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    How to Avoid Downtime with a Proper Disaster Recovery Plan

    March 31 was World Backup Day – a day meant not just to prompt individuals to take a moment to back up their personal data, but for organizations as well to consider their backup plans. These days, having a backup plan is not just a nice-to-have, but a must-have for any organization regardless of size. While World Backup Day sheds light on the importance of making sure data is properly cared for, it is critical that organizations take a moment to contemplate their disaster recovery (DR) plans (and whether they have one) in order to ensure business continuity should a disaster – natural or otherwise – occur.

    A recent Wall Street Journal article references some not-so-encouraging statistics related to disaster recovery preparedness: “A survey of C-suite-level IT pros at mid-sized companies in finance, life sciences manufacturing and technology sectors by data recovery and protection firm NTT Communications found half the businesses don’t have a documented business continuity/disaster recovery (BCDR) plan — and of the half that do, 23% said their organizations have never tested those plans. Ninety percent of respondents said their companies spend 5% or less of their annual IT budget on disaster recovery planning.”

    According to Connectria Hosting, one of the most important pieces of information to impart, to any company, is that data backup and disaster recovery services are, most definitely, not the same. While these services may sound similar, it is crucial that a company does not make the mistake of believing that their routine backup operations have them covered in the event of an outage or disaster.

    The best way to illustrate this difference is to start with the basics – what are the differences between ‘backup’ and ‘disaster recovery’ – before delving into a few ways companies can work with their disaster recovery provider to ensure they are prepared for every type of event, while downtime is minimized or eliminated altogether.

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    Is Your Data Protected from Disaster?

    Click through for the differences between data backup and disaster recovery options, as well as a few tips to help ensure your data is ready for any type of downtime event, as identified by Connectria Hosting.

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    The Basics: Backup as a Service

    Simply put, backup as a service is the regularly scheduled process of copying your data/files to removable media. This can be through a tape backup, a secondary computer or a cloud-hosted backup solution. It is important to have a backup solution in place as it protects your data in case of theft or lost company property (e.g., leaving a laptop behind in a cab), employee accidents (e.g., deletion of files) or technical issues (e.g., hardware failure). With backups, companies can access copies of their data/files and restore them easily should any of the above incidents arise.

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    The Basics: Disaster Recovery as a Service

    An easy way to look at a disaster recovery (DR) solution is that it is similar to a backup service, but not only is the data copied off site, the compute requirements (hardware, operating systems, subsystems, applications, etc.) are duplicated in a manner that will allow them to be used in the event of a disaster as well. For example: A declared “disaster” can be your entire network crashing, bringing down your customer-facing website. With a disaster recovery plan, your website, applications and databases can be switched over with minimal interruption. Your IT department can address the issue while your business is able to operate as usual.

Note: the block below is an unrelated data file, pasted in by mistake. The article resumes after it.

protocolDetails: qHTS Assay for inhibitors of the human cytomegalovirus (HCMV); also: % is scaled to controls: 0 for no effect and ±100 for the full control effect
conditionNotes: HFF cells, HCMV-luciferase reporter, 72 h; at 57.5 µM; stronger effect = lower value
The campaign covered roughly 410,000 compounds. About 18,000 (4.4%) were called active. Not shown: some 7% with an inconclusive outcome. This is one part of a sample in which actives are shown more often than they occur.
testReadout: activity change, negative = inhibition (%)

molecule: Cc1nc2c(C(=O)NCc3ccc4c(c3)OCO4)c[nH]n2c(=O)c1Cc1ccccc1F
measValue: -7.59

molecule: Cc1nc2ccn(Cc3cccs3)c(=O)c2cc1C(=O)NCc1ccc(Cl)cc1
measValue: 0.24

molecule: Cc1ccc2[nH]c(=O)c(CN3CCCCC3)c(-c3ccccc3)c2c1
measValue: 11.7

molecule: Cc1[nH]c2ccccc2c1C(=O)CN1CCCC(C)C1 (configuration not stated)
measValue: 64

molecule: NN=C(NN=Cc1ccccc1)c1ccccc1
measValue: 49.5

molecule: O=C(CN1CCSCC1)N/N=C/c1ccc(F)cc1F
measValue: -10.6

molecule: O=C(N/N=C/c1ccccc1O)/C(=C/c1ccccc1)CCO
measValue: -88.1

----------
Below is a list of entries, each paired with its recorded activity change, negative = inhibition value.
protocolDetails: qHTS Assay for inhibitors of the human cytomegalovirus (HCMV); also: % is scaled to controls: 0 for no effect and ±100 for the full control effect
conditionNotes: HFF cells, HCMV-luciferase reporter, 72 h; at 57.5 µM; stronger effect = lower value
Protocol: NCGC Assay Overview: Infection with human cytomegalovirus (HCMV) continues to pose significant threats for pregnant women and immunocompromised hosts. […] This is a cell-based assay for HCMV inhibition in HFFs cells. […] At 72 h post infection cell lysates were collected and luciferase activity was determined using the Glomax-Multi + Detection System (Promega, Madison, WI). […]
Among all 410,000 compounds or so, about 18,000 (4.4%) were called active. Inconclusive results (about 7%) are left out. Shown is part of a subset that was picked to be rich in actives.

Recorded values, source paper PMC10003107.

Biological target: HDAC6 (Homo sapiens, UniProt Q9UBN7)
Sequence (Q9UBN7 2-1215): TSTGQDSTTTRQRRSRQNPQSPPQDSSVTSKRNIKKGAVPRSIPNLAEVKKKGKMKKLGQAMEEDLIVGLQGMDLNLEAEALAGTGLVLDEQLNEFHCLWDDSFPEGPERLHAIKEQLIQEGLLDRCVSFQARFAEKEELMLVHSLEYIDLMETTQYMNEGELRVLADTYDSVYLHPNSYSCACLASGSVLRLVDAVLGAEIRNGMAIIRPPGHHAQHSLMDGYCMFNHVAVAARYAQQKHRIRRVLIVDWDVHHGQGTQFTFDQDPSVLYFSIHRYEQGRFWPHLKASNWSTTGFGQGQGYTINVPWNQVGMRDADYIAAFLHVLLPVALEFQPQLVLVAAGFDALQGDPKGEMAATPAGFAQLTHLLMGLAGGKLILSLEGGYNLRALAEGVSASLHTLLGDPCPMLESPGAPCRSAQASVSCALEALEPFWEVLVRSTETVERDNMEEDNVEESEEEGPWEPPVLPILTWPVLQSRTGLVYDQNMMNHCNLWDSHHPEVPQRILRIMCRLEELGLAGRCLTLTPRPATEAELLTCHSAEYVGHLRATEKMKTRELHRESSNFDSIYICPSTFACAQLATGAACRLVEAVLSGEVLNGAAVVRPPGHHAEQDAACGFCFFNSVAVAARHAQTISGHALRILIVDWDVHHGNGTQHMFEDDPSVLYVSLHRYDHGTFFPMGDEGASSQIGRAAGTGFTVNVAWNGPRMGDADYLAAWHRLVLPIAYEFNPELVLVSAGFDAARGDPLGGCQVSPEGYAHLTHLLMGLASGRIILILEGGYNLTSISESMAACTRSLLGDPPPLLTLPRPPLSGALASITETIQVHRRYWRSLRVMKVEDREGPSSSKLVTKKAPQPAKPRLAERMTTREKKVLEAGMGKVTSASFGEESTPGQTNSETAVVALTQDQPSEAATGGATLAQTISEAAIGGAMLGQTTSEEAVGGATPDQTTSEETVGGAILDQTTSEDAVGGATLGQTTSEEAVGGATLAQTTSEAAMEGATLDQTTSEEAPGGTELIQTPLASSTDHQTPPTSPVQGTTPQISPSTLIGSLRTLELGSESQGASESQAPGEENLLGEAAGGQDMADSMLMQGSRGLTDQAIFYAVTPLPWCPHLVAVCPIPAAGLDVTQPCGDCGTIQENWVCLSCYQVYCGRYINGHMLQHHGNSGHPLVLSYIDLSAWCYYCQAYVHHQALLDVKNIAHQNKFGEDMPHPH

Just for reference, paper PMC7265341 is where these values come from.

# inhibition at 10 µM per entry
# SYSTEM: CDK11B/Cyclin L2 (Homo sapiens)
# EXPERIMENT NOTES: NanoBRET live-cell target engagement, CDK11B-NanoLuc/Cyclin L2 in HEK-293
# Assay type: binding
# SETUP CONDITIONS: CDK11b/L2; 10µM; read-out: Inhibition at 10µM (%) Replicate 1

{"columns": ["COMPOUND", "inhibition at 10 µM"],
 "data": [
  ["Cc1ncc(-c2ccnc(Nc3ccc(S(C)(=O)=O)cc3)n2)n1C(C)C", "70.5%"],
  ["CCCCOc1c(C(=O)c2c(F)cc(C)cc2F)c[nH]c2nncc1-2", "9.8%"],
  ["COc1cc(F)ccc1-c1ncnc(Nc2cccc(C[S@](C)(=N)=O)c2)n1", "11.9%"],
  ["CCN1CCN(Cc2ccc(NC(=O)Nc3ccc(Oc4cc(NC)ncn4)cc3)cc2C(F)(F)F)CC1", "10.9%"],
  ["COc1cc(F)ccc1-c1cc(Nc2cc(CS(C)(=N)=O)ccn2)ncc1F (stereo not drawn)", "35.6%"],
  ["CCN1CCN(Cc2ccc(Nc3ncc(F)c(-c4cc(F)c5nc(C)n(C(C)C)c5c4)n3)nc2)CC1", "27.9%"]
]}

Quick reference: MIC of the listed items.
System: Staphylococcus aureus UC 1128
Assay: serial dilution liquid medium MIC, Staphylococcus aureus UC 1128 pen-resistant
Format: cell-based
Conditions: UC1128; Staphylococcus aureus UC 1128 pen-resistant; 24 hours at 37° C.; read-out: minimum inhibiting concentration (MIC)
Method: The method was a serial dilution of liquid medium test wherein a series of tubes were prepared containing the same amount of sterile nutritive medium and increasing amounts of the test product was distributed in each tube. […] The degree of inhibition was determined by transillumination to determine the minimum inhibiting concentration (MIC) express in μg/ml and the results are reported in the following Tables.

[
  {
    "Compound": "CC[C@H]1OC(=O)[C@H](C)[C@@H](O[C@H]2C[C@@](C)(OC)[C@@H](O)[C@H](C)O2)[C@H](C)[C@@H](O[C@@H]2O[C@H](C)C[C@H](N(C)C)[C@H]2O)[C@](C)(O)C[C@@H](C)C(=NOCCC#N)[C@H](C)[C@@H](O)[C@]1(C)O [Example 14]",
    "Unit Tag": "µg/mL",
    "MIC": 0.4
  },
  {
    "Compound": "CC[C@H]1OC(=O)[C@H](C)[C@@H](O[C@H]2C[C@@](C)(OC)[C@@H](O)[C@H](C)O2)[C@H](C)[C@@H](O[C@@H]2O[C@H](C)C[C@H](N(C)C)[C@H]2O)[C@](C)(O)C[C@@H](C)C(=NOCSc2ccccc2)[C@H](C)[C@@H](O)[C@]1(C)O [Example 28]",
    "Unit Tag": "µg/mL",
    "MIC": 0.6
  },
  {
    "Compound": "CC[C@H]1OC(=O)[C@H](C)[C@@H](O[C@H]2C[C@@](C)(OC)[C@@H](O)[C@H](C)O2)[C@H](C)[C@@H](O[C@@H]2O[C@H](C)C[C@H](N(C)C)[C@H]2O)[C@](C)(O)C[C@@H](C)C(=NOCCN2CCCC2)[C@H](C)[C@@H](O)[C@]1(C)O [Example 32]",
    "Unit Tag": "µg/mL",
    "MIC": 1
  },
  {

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    The Plan: Define Recovery Targets

    Work with your provider to define application recovery targets of zero or greater. Then, work closely with them to customize the appropriate environment to meet those requirements. This may range from dedicated servers in a high-availability environment, with automatic failover to a number of other replication methods including software, SAN, and data switch with defined recovery targets and objectives (e.g., hot stand-by, warm stand-by).

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    The Plan: Identify Data Migration and Replication Requirements

    Look at and understand your data migration needs and options. Work with your provider to determine the best near real-time replication solution, such as a database replication system that takes logs from a relational database and replicates them from your production system(s).

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    The Plan: Ensure Network Integration

    Make sure you have a network infrastructure that can integrate your IT environment into your provider’s reliable and secure data center quickly and cost-effectively.

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    Understand and Demand Support Services

    Ask questions. Ensure your provider can deliver 24/7 system monitoring, daily backup, recovery services and operational monitoring of your servers. Do they provide: monitoring of communication links, enterprise backup facility, secure data center facilities and managed firewall services?

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